By Spike Brendle
If ever I have an opportunity to see Milo Greene, I most certainly will make any effort to take advantage of that opportunity. A little more than a month ago, I was shocked to open my Instagram and see that Andrew Heringer was parting ways with the band. There is nothing out of place here: something or someone that I enjoy more than most things gets taken away from me. In this case, history is not repeating itself. In the next week we were gifted with a new demo the band had been working on, as well as the first date of their 2016 performances, in the form of a free show at the Segerstrom Center for the Arts in Costa Mesa, California; of course I am going to make the six-hour trip to see them!
Driving in California is fun? The 405 seems like more of a game: you can play as the good guys (Team Landmine) and drive stoically, keeping your position until you reach your destination; the other side of the spectrum, you can play as the bad guys, (Team YOLO) and drive excessively over the speed limit, weaving in and out of the Landmines with complete disregard for any lane change indicators. I arrived safely at the venue, slid past the ten-dollar parking, and began my trek to the show.
There were a few handfuls of people at the show, crowded around small tables or lined up at the food trucks. There was also a full bar available, along with life-size Jenga and checkers, but I was about four hours into my day and still fighting one of the worst hangovers in recent memory…so I strayed away from anything fun and/or requiring extra effort on my part. Once Milo Greene took the stage, the crowd focused its attention to the stage and it started to feel like a normal show.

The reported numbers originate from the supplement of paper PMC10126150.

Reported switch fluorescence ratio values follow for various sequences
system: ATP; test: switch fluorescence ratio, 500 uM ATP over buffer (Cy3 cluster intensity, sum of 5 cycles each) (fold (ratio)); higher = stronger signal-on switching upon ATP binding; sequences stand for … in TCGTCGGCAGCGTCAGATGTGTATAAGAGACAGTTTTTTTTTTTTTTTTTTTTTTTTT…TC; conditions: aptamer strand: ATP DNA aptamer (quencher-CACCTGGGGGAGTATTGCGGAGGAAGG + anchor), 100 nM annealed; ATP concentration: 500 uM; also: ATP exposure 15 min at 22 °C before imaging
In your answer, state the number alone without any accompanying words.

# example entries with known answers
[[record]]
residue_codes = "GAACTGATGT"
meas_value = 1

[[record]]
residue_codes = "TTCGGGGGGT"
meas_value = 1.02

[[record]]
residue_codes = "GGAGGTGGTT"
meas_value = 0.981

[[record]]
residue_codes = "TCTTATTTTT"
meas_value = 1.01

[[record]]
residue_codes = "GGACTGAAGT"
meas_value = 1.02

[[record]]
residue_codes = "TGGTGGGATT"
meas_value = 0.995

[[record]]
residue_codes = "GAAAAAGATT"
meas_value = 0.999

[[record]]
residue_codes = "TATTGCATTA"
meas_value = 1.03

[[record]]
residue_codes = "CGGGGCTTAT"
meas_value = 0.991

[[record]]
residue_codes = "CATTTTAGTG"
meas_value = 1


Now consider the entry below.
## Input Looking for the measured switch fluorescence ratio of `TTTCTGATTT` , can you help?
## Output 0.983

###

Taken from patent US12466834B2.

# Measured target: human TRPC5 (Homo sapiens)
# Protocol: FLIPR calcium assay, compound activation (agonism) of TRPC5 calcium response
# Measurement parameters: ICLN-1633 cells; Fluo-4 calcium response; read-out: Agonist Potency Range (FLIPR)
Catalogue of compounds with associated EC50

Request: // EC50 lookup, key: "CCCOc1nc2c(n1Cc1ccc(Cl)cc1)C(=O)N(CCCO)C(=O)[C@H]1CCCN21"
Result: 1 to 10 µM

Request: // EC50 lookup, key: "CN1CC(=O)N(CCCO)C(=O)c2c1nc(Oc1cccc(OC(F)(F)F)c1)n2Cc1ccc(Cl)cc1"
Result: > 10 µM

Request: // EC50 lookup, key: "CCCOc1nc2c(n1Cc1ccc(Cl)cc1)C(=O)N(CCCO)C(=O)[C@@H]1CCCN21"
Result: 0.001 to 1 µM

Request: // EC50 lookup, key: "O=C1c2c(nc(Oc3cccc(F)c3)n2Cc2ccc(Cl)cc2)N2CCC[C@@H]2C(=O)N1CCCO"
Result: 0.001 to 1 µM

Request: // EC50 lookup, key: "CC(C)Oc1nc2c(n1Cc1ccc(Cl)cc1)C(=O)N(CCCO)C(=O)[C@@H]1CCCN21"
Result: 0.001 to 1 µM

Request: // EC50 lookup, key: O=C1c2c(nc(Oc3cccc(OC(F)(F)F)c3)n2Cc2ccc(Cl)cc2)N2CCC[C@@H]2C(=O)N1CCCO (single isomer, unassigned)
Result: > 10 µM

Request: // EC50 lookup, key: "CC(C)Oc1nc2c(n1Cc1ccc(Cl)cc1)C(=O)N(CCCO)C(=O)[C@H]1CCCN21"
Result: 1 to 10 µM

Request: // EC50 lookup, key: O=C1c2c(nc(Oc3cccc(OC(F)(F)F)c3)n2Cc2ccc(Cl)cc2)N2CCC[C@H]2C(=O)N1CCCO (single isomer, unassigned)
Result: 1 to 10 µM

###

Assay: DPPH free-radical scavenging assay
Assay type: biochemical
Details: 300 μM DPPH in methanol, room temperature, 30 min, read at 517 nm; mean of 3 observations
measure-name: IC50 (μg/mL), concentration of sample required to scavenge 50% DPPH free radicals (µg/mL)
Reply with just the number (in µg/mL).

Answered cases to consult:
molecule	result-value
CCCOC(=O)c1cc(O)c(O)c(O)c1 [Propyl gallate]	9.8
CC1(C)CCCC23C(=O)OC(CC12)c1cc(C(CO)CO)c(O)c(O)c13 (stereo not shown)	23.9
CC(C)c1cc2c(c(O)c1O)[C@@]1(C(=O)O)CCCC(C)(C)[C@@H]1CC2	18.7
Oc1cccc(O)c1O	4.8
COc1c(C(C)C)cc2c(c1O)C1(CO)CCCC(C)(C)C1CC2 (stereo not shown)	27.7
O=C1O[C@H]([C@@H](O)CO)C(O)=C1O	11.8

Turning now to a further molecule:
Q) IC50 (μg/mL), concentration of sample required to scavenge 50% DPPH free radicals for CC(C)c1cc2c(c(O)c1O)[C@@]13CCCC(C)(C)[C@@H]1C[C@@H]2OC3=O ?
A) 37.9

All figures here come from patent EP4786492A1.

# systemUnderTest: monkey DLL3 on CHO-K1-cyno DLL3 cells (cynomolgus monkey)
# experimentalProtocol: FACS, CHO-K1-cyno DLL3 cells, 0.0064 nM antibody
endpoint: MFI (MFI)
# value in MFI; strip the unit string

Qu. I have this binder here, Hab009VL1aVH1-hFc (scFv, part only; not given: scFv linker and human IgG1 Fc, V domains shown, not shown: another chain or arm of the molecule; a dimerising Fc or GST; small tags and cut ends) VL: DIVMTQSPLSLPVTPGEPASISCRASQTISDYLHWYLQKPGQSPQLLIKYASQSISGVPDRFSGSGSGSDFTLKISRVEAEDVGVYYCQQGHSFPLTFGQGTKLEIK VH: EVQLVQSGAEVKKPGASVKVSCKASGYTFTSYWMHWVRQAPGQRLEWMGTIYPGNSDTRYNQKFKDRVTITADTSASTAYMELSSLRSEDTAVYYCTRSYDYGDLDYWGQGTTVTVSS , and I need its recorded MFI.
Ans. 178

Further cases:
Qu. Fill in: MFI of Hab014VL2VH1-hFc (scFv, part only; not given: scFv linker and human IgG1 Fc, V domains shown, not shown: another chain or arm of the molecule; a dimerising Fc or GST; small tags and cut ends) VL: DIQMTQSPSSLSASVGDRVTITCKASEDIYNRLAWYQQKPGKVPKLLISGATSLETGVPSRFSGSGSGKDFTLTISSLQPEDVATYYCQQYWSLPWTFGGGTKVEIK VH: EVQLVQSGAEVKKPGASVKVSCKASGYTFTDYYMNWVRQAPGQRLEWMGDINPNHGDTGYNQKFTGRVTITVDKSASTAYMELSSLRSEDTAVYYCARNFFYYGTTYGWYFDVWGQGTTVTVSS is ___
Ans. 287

With a new guitarist on board, they came out and got right into their set. They were the only band performing, which was a nice treat to the brave Southern California audience that made it out, despite the below normal temperatures of 55 degrees. Most of their set consisted of songs from their latest album, Control, which was released last January. “White Lies,” “Heartless,” and “Lonely Eyes” were highlights from their new album, while “Don’t You Give Up On Me,” “Perfectly Aligned,” and the obvious closer, “1957,” were sprinkled through the set list from their first, self-titled album.
Marlana Sheetz took some time to thank the crowd for coming out, and showing support for everything they’ve done. “Robbie (Arnett) and I actually left our apartments, which is a big deal,” she explained. While not going into much detail regarding the withdrawal of Heringer, they enticed the crowd by letting us know they have a whole batch of new songs they have been working on since their last tour, and teased us with their latest release “Dozen Times.” “You guys are the first audience to ever hear that song live,” she continued to entice the audience. “We always knew history would be made here at the Segerstrom Center For The Arts in Costa Mesa, California, ever since the very beginning back in 2010.”
The sound was on point, the band was in good spirits, and the crowd was loving every second if it. After the group singalong of their closing track “1957,” the band invited everyone to come say hi and visit with them before they left. Excited and nervous because I am a fanboy, I jumped in line, eager to shake some hands, smile, and stumble over my words. They were very excited to hear that I drove out from Phoenix, and expressed their love for Crescent Ballroom and their burritos. I did my part as a loyal Phoenician to invite them back, whenever they like - okay fine, I begged them.
After a tough past month, they have shown that they, for one, will not give up, and they are only looking forward to the future, as well. Milo Greene continues to be one of my favorite bands, and I can’t imagine the past few years of my life without them. If Milo Greene is reading this, please know this: I play bass, can learn guitar, and am currently looking for a job. Also Curtis: my top Austin City Limits acts other than The Strokes were BORNS, Daughter, and Hozier. Damn that Hozier.